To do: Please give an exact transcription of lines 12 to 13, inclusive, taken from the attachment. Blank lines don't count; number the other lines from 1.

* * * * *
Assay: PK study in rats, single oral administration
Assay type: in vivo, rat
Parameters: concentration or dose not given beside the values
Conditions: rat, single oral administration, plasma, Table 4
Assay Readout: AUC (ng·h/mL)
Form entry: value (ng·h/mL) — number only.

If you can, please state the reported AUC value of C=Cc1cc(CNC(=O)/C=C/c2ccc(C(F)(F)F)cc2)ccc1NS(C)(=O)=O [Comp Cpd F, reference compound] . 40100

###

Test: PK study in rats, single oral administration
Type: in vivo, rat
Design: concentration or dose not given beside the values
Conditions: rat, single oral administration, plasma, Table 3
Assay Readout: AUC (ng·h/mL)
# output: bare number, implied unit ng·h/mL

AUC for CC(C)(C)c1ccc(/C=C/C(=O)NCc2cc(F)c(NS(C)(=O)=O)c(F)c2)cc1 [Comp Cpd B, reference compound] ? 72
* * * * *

Conditions: rat, single oral administration, plasma, Table 3
Assay Readout: AUC (ng·h/mL)